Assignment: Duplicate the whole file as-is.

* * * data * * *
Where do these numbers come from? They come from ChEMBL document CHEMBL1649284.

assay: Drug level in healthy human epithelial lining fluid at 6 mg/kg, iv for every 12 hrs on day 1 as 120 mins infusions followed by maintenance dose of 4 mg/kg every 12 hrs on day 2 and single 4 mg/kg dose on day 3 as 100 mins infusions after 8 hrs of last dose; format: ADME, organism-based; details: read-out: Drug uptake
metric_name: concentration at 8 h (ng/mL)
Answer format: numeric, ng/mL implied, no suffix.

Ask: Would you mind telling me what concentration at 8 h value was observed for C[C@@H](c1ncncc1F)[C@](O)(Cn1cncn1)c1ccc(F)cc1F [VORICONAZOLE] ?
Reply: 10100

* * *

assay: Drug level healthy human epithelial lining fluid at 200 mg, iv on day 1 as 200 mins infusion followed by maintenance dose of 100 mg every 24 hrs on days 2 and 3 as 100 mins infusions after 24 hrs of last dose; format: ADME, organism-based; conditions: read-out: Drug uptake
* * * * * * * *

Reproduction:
Where do these numbers come from? They come from ChEMBL document CHEMBL1649284.

assay: Drug level in healthy human epithelial lining fluid at 6 mg/kg, iv for every 12 hrs on day 1 as 120 mins infusions followed by maintenance dose of 4 mg/kg every 12 hrs on day 2 and single 4 mg/kg dose on day 3 as 100 mins infusions after 8 hrs of last dose; format: ADME, organism-based; details: read-out: Drug uptake
metric_name: concentration at 8 h (ng/mL)
Answer format: numeric, ng/mL implied, no suffix.

Ask: Would you mind telling me what concentration at 8 h value was observed for C[C@@H](c1ncncc1F)[C@](O)(Cn1cncn1)c1ccc(F)cc1F [VORICONAZOLE] ?
Reply: 10100

* * *

assay: Drug level healthy human epithelial lining fluid at 200 mg, iv on day 1 as 200 mins infusion followed by maintenance dose of 100 mg every 24 hrs on days 2 and 3 as 100 mins infusions after 24 hrs of last dose; format: ADME, organism-based; conditions: read-out: Drug uptake